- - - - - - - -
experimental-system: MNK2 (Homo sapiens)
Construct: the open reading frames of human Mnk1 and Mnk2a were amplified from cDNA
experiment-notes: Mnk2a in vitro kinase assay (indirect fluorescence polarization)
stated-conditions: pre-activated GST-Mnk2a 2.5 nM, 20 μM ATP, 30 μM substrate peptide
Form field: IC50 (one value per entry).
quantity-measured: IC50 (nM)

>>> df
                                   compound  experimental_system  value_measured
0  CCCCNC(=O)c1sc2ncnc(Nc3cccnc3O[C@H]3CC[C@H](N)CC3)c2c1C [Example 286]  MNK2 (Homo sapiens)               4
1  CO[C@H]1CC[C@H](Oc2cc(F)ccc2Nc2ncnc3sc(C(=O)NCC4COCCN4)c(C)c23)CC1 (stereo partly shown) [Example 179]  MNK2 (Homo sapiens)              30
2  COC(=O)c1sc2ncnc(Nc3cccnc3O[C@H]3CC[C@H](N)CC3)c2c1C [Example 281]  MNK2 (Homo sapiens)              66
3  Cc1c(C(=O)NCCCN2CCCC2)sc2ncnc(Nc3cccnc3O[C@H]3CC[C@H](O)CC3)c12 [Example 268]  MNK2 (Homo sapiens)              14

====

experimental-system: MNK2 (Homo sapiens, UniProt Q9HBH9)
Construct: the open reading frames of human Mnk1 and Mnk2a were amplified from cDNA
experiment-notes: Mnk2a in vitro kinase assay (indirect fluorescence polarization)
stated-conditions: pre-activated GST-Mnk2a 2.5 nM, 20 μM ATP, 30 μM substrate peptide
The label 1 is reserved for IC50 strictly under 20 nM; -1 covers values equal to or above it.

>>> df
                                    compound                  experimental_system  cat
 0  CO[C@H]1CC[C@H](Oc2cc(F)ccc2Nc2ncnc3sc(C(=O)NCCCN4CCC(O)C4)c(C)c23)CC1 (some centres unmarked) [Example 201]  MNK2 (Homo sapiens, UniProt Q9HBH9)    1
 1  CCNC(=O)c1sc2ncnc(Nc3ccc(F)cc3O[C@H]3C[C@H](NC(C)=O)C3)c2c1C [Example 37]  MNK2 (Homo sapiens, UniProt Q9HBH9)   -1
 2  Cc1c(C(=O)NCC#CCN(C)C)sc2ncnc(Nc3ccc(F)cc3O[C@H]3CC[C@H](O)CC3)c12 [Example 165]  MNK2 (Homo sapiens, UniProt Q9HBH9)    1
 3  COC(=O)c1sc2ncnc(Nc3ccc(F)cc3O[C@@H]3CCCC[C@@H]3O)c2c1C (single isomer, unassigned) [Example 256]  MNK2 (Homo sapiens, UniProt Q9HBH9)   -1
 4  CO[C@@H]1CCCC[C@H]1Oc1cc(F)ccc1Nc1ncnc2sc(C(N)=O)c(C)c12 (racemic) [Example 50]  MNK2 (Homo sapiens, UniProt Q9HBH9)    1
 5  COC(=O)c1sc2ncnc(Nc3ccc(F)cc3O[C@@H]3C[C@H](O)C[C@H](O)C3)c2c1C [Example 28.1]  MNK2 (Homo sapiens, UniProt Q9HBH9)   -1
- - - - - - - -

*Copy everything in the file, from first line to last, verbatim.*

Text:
experimental-system: MNK2 (Homo sapiens)
Construct: the open reading frames of human Mnk1 and Mnk2a were amplified from cDNA
experiment-notes: Mnk2a in vitro kinase assay (indirect fluorescence polarization)
stated-conditions: pre-activated GST-Mnk2a 2.5 nM, 20 μM ATP, 30 μM substrate peptide
Form field: IC50 (one value per entry).
quantity-measured: IC50 (nM)

>>> df
                                   compound  experimental_system  value_measured
0  CCCCNC(=O)c1sc2ncnc(Nc3cccnc3O[C@H]3CC[C@H](N)CC3)c2c1C [Example 286]  MNK2 (Homo sapiens)               4
1  CO[C@H]1CC[C@H](Oc2cc(F)ccc2Nc2ncnc3sc(C(=O)NCC4COCCN4)c(C)c23)CC1 (stereo partly shown) [Example 179]  MNK2 (Homo sapiens)              30
2  COC(=O)c1sc2ncnc(Nc3cccnc3O[C@H]3CC[C@H](N)CC3)c2c1C [Example 281]  MNK2 (Homo sapiens)              66
3  Cc1c(C(=O)NCCCN2CCCC2)sc2ncnc(Nc3cccnc3O[C@H]3CC[C@H](O)CC3)c12 [Example 268]  MNK2 (Homo sapiens)              14

====

experimental-system: MNK2 (Homo sapiens, UniProt Q9HBH9)
Construct: the open reading frames of human Mnk1 and Mnk2a were amplified from cDNA
experiment-notes: Mnk2a in vitro kinase assay (indirect fluorescence polarization)
stated-conditions: pre-activated GST-Mnk2a 2.5 nM, 20 μM ATP, 30 μM substrate peptide
The label 1 is reserved for IC50 strictly under 20 nM; -1 covers values equal to or above it.

>>> df
                                    compound                  experimental_system  cat
 0  CO[C@H]1CC[C@H](Oc2cc(F)ccc2Nc2ncnc3sc(C(=O)NCCCN4CCC(O)C4)c(C)c23)CC1 (some centres unmarked) [Example 201]  MNK2 (Homo sapiens, UniProt Q9HBH9)    1
 1  CCNC(=O)c1sc2ncnc(Nc3ccc(F)cc3O[C@H]3C[C@H](NC(C)=O)C3)c2c1C [Example 37]  MNK2 (Homo sapiens, UniProt Q9HBH9)   -1
 2  Cc1c(C(=O)NCC#CCN(C)C)sc2ncnc(Nc3ccc(F)cc3O[C@H]3CC[C@H](O)CC3)c12 [Example 165]  MNK2 (Homo sapiens, UniProt Q9HBH9)    1
 3  COC(=O)c1sc2ncnc(Nc3ccc(F)cc3O[C@@H]3CCCC[C@@H]3O)c2c1C (single isomer, unassigned) [Example 256]  MNK2 (Homo sapiens, UniProt Q9HBH9)   -1
 4  CO[C@@H]1CCCC[C@H]1Oc1cc(F)ccc1Nc1ncnc2sc(C(N)=O)c(C)c12 (racemic) [Example 50]  MNK2 (Homo sapiens, UniProt Q9HBH9)    1
 5  COC(=O)c1sc2ncnc(Nc3ccc(F)cc3O[C@@H]3C[C@H](O)C[C@H](O)C3)c2c1C [Example 28.1]  MNK2 (Homo sapiens, UniProt Q9HBH9)   -1